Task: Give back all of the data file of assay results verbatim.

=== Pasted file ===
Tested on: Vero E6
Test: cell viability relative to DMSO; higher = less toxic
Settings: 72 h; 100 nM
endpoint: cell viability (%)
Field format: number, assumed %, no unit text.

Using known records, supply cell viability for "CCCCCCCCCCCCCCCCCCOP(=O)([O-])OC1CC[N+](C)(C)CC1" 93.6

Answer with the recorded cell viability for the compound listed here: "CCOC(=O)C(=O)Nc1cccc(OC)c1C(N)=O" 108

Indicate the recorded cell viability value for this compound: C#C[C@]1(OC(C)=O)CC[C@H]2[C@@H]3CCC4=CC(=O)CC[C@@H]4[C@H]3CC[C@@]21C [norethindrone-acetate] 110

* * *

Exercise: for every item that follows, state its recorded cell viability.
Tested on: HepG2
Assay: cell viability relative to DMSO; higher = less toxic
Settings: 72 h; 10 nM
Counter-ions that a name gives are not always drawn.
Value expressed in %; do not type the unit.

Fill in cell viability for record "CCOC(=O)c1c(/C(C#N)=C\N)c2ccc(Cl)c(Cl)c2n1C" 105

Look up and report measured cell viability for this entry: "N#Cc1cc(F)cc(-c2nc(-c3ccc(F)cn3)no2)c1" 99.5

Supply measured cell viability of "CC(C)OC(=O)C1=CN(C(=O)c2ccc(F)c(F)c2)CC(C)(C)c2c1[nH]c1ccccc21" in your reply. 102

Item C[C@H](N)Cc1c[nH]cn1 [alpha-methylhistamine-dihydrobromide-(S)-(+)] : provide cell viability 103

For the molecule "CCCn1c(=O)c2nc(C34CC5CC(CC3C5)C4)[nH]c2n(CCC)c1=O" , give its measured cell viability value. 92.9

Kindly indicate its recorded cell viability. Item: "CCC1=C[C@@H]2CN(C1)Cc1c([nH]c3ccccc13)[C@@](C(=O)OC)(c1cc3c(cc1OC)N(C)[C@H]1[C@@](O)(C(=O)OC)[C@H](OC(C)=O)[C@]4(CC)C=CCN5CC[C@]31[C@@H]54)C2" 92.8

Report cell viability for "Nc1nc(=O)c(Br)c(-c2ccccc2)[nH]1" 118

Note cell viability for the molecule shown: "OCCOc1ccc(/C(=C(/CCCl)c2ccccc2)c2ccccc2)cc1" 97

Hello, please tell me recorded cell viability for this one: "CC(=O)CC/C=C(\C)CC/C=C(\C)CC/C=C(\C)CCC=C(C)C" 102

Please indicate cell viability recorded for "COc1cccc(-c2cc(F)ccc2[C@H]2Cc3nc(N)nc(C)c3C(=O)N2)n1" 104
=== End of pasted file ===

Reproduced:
Tested on: Vero E6
Test: cell viability relative to DMSO; higher = less toxic
Settings: 72 h; 100 nM
endpoint: cell viability (%)
Field format: number, assumed %, no unit text.

Using known records, supply cell viability for "CCCCCCCCCCCCCCCCCCOP(=O)([O-])OC1CC[N+](C)(C)CC1" 93.6

Answer with the recorded cell viability for the compound listed here: "CCOC(=O)C(=O)Nc1cccc(OC)c1C(N)=O" 108

Indicate the recorded cell viability value for this compound: C#C[C@]1(OC(C)=O)CC[C@H]2[C@@H]3CCC4=CC(=O)CC[C@@H]4[C@H]3CC[C@@]21C [norethindrone-acetate] 110

* * *

Exercise: for every item that follows, state its recorded cell viability.
Tested on: HepG2
Assay: cell viability relative to DMSO; higher = less toxic
Settings: 72 h; 10 nM
Counter-ions that a name gives are not always drawn.
Value expressed in %; do not type the unit.

Fill in cell viability for record "CCOC(=O)c1c(/C(C#N)=C\N)c2ccc(Cl)c(Cl)c2n1C" 105

Look up and report measured cell viability for this entry: "N#Cc1cc(F)cc(-c2nc(-c3ccc(F)cn3)no2)c1" 99.5

Supply measured cell viability of "CC(C)OC(=O)C1=CN(C(=O)c2ccc(F)c(F)c2)CC(C)(C)c2c1[nH]c1ccccc21" in your reply. 102

Item C[C@H](N)Cc1c[nH]cn1 [alpha-methylhistamine-dihydrobromide-(S)-(+)] : provide cell viability 103

For the molecule "CCCn1c(=O)c2nc(C34CC5CC(CC3C5)C4)[nH]c2n(CCC)c1=O" , give its measured cell viability value. 92.9

Kindly indicate its recorded cell viability. Item: "CCC1=C[C@@H]2CN(C1)Cc1c([nH]c3ccccc13)[C@@](C(=O)OC)(c1cc3c(cc1OC)N(C)[C@H]1[C@@](O)(C(=O)OC)[C@H](OC(C)=O)[C@]4(CC)C=CCN5CC[C@]31[C@@H]54)C2" 92.8

Report cell viability for "Nc1nc(=O)c(Br)c(-c2ccccc2)[nH]1" 118

Note cell viability for the molecule shown: "OCCOc1ccc(/C(=C(/CCCl)c2ccccc2)c2ccccc2)cc1" 97

Hello, please tell me recorded cell viability for this one: "CC(=O)CC/C=C(\C)CC/C=C(\C)CC/C=C(\C)CCC=C(C)C" 102

Please indicate cell viability recorded for "COc1cccc(-c2cc(F)ccc2[C@H]2Cc3nc(N)nc(C)c3C(=O)N2)n1" 104